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Mysterious odd Radio Circles in Space

Astronomy’s newest mystery objects⁠—odd Radio Circles, have been pulled into sharp focus by an international team of astronomers using the world’s most capable radio telescopes. When first revealed in 2020 by the ASKAP radio telescope, owned and operated by Australia’s national science agency CSIRO, odd Radio Circles quickly became objects of fascination.

Theories on what causes them ranged from galactic shockwaves to the throats of wormholes.A new detailed image by the South African Radio Astronomy Observatory’s MeerKAT radio telescope and published today in Monthly Notices of the Royal Astronomical Society, is providing researchers with more information to help narrow down those theories.

Dr. Jordan Collier of the Inter-University Institute for Data-Intensive Astronomy, who compiled the image from MeerKAT data, said observing these odd Radio Circles will provide researchers with more clues. People want to explain their observations and show that it aligns with our best knowledge. To me, it’s much more exciting to discover something new that defies our current understanding.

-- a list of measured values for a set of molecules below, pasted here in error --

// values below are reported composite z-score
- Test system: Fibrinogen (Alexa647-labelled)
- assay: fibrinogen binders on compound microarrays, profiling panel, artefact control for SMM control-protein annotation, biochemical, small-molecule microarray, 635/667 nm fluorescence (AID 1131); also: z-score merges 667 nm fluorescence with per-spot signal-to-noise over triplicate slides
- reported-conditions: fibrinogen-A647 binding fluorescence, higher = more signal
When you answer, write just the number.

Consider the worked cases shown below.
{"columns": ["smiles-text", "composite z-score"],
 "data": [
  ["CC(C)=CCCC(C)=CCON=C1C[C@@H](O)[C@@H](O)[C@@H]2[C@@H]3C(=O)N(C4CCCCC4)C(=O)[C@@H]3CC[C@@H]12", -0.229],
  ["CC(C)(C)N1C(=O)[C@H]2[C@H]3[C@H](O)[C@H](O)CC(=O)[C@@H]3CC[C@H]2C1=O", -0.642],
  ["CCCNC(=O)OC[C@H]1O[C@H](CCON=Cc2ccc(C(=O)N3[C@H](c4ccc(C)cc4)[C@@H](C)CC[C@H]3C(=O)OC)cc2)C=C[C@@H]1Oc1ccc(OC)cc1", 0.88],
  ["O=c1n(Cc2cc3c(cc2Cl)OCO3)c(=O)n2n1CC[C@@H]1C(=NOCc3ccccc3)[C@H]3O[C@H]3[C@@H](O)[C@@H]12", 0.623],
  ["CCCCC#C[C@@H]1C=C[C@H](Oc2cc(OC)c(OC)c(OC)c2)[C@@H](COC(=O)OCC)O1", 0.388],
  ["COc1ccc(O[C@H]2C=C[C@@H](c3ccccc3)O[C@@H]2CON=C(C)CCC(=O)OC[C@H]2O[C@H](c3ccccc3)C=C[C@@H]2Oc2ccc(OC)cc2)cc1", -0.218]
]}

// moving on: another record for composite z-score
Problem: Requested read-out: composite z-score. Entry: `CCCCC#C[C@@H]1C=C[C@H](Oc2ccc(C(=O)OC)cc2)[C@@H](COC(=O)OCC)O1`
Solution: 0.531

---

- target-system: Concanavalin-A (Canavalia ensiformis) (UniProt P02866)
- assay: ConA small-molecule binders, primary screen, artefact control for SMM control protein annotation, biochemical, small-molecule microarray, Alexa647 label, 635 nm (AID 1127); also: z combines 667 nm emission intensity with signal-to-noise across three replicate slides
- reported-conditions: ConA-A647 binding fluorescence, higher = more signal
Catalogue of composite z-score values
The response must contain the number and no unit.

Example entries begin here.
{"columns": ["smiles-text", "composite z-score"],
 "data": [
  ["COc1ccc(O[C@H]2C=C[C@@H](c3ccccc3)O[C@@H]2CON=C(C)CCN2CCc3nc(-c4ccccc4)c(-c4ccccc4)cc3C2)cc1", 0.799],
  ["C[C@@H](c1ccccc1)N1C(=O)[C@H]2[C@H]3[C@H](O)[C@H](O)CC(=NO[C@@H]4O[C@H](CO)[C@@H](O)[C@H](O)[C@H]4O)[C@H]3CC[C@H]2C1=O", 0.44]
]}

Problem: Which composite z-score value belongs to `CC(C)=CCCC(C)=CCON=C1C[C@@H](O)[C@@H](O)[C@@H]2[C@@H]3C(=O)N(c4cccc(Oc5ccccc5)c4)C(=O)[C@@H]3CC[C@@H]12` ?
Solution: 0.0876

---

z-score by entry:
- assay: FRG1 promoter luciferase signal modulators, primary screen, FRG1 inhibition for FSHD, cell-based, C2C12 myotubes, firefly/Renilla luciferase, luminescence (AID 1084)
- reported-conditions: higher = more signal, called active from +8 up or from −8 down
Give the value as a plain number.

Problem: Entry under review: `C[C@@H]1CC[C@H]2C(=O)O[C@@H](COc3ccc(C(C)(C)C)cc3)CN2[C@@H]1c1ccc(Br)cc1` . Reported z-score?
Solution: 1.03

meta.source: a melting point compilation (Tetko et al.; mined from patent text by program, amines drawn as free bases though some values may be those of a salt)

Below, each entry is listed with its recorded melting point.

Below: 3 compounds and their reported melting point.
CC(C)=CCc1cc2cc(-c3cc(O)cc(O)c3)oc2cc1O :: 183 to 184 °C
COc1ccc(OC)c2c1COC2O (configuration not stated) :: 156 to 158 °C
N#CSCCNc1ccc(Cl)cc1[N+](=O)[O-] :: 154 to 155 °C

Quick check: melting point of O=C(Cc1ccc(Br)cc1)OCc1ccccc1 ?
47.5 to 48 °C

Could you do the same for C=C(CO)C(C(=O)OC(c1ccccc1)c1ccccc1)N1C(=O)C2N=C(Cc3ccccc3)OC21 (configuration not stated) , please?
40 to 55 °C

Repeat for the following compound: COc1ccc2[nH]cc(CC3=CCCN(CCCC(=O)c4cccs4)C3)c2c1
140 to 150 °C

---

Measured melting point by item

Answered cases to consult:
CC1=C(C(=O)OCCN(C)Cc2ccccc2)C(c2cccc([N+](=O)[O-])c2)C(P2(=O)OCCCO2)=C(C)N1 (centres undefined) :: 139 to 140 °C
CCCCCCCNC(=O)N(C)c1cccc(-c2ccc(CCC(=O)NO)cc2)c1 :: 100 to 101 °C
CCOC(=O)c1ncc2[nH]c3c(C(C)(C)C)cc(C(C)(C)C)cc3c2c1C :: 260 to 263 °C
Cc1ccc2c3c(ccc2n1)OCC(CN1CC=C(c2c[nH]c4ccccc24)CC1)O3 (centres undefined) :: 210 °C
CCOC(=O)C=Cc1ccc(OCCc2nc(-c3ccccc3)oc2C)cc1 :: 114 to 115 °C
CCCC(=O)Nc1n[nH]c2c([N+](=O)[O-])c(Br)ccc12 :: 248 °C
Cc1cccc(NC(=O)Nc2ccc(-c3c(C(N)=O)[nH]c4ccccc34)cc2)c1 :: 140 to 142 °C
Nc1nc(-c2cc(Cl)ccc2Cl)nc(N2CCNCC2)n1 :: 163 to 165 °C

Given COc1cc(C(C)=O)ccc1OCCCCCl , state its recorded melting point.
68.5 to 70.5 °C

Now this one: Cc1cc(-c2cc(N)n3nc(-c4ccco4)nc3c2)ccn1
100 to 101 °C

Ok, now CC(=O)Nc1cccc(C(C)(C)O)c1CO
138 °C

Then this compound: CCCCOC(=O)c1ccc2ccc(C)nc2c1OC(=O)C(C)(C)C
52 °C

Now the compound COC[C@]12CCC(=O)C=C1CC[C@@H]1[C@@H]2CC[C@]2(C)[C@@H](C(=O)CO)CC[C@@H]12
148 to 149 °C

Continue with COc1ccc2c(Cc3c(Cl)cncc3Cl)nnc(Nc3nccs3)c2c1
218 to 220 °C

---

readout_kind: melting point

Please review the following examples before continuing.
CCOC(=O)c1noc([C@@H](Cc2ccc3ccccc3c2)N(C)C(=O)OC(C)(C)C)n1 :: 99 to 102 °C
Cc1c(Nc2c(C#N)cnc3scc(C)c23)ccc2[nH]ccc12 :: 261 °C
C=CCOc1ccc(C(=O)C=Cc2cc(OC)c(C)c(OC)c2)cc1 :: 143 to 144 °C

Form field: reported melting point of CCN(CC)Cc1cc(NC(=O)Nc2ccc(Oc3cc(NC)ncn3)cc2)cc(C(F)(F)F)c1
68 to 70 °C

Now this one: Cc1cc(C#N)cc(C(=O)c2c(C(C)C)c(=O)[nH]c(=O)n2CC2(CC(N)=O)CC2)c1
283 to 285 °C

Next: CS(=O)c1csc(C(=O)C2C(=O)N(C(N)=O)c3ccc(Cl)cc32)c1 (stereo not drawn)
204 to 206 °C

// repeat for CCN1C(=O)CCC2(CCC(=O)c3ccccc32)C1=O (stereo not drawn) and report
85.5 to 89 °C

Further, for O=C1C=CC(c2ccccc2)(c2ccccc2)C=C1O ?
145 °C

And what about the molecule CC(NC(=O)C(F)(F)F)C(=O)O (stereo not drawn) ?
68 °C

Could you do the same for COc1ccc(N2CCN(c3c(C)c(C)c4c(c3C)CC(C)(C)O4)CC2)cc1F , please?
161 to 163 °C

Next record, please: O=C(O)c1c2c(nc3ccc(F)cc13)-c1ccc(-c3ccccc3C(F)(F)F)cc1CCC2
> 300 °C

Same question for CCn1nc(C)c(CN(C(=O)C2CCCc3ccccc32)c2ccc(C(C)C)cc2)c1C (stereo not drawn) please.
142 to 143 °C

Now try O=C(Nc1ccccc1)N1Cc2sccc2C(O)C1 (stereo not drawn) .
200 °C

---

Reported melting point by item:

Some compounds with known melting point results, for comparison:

The rings are enormous—about a million light-years across, 16 times bigger than our galaxy. Despite this, odd Radio Circles are hard to see. Professor Ray Norris from Western Sydney University and CSIRO, one of the authors on the paper, said only five odd Radio Circles have ever been revealed in space. Professor Elaine Sadler, Chief Scientist of CSIRO’s Australia Telescope National Facility, which includes ASKAP, said that for now, ASKAP and MeerKAT are working together to find and describe these objects quickly and efficiently.

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